Bonem v. Garriott

CourtNew York Supreme Court Appellate Division
Citation552 N.Y.S.2d 16,159 A.D.2d 206
PartiesFranklin S. BONEM, Plaintiff-Respondent, v. Julie GARRIOTT, Defendant-Appellant.
Decision Date01 March 1990

Page 16

552 N.Y.S.2d 16
159 A.D.2d 206
Franklin S. BONEM, Plaintiff-Respondent,
Julie GARRIOTT, Defendant-Appellant.
Supreme Court, Appellate Division,
First Department.
March 1, 1990.

Franklin S. Bonem, pro se.

Page 17

Julie Garriott, pro se.



Order, Supreme Court, New York County (Elliott Wilk, J.), entered June 22, 1988, which denied defendant's motion to vacate the financial provisions of the parties' May, 1986 separation agreement, is unanimously affirmed without costs.

The parties were married in 1983. Plaintiff-husband was a partner at a large law firm. While he earned a good living, he had substantial outstanding financial liabilities. Defendant-wife had given up her full-time editor's job in 1977 to work part-time in her apartment. Her earnings were small and she did not contribute significantly to the financial support of the marriage. The parties separated in 1986. There are no children of the marriage. After substantial negotiations a separation agreement was entered into. While plaintiff repeatedly advised defendant that she should seek the aid of an attorney, and, in fact, offered to pay for an attorney to review the separation agreement for her, defendant insisted that she did not need an attorney and chose to negotiate the agreement herself.

The separation agreement which was executed on May 28, 1986 provided, inter alia, that defendant would get everything in the apartment; plaintiff was to be responsible for all outstanding debts; plaintiff would provide defendant with full medical and hospital coverage for almost five years, $75,000 in life insurance and $1200-$1300 per month in maintenance for almost three years. The maintenance amounted to the sum of monthly rent due on the marital apartment. Defendant thus had the option to stay in the apartment and seek full-time work to cover her other expenses or find a less expensive apartment. Notably, in the agreement, both parties acknowledged that they understood all the provisions in the agreement, that the agreement was fair and that it was "not the result of any fraud, duress, coercion, pressure or undue influence ...". All of the other evidence supports that conclusion.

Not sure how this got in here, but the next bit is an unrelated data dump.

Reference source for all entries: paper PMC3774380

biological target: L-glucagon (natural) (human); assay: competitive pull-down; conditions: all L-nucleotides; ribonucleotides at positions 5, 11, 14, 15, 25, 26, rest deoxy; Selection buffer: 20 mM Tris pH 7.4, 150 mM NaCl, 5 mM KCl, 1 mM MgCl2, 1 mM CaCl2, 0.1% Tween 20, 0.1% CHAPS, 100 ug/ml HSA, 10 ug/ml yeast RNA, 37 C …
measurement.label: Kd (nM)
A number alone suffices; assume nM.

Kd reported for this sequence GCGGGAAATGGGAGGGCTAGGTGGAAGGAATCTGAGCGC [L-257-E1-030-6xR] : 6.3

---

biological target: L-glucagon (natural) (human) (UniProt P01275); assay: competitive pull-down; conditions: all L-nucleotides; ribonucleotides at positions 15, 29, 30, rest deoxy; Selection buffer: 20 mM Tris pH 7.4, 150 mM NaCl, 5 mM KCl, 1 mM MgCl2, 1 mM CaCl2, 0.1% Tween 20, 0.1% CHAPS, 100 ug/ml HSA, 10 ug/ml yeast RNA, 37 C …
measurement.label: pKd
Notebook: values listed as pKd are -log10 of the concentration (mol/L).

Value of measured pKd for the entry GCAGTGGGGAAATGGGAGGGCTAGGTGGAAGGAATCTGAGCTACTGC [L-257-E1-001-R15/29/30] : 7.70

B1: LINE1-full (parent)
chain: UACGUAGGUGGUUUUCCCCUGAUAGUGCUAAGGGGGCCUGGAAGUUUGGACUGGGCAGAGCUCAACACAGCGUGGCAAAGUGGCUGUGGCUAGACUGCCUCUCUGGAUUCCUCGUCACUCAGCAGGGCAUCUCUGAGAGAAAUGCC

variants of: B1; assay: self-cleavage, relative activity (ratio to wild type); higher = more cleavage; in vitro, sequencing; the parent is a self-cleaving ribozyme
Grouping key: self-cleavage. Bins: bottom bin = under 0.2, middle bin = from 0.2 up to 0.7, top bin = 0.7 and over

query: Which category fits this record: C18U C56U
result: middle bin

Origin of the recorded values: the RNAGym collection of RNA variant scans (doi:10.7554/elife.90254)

On June 5, 1987, plaintiff commenced an action for divorce based on living apart pursuant to the agreement. Defendant, for the first time, indicated that she wanted to renegotiate the separation agreement. Plaintiff...

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3 cases
  • Lavelle v. Lavelle
    • United States
    • New York Supreme Court Appellate Division
    • November 25, 1992
    ...... Moreover, by accepting the benefit of the agreement and not bringing suit for 31 months, plaintiff is deemed to have ratified it (see, Bonem v. Garriott, 159 A.D.2d 206, 207, 552 N.Y.S.2d 16; Groper v. Groper, supra, 132 A.D.2d at 495-496, 518 N.Y.S.2d 379). Finally, the separation ......
  • Hoskins v. Skojec
    • United States
    • New York Supreme Court Appellate Division
    • October 21, 1999
    ...55 N.Y.2d 957, 958, 449 N.Y.S.2d 180, 434 N.E.2d 249; Lavelle v. Lavelle, 187 A.D.2d 912, 913, 590 N.Y.S.2d 557; Bonem v. Garriott, 159 A.D.2d 206, 207, 552 N.Y.S.2d Page 305 We acknowledge that a court in an action for divorce or separation cannot order as spousal maintenance the allocatio......
  • 8th Street Parking Corp. v. Department of Consumer Affairs of City of New York
    • United States
    • New York Supreme Court Appellate Division
    • March 1, 1990

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